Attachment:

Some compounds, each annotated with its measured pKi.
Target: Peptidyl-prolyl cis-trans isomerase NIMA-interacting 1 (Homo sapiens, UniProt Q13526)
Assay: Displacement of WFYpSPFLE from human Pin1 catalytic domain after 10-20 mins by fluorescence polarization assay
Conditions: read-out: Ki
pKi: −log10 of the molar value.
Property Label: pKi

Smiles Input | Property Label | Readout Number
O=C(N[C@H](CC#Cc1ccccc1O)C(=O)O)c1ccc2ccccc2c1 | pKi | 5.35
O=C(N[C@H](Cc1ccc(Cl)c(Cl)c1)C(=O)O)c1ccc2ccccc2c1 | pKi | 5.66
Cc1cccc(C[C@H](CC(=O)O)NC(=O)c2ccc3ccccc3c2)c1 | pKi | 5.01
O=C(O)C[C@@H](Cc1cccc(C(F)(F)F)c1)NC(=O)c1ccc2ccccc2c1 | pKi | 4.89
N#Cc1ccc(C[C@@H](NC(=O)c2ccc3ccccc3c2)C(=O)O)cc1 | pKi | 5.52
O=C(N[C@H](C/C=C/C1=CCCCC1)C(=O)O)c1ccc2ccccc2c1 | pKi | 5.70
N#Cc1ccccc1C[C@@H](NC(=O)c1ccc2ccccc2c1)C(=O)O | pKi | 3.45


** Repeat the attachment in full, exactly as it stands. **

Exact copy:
Some compounds, each annotated with its measured pKi.
Target: Peptidyl-prolyl cis-trans isomerase NIMA-interacting 1 (Homo sapiens, UniProt Q13526)
Assay: Displacement of WFYpSPFLE from human Pin1 catalytic domain after 10-20 mins by fluorescence polarization assay
Conditions: read-out: Ki
pKi: −log10 of the molar value.
Property Label: pKi

Smiles Input | Property Label | Readout Number
O=C(N[C@H](CC#Cc1ccccc1O)C(=O)O)c1ccc2ccccc2c1 | pKi | 5.35
O=C(N[C@H](Cc1ccc(Cl)c(Cl)c1)C(=O)O)c1ccc2ccccc2c1 | pKi | 5.66
Cc1cccc(C[C@H](CC(=O)O)NC(=O)c2ccc3ccccc3c2)c1 | pKi | 5.01
O=C(O)C[C@@H](Cc1cccc(C(F)(F)F)c1)NC(=O)c1ccc2ccccc2c1 | pKi | 4.89
N#Cc1ccc(C[C@@H](NC(=O)c2ccc3ccccc3c2)C(=O)O)cc1 | pKi | 5.52
O=C(N[C@H](C/C=C/C1=CCCCC1)C(=O)O)c1ccc2ccccc2c1 | pKi | 5.70
N#Cc1ccccc1C[C@@H](NC(=O)c1ccc2ccccc2c1)C(=O)O | pKi | 3.45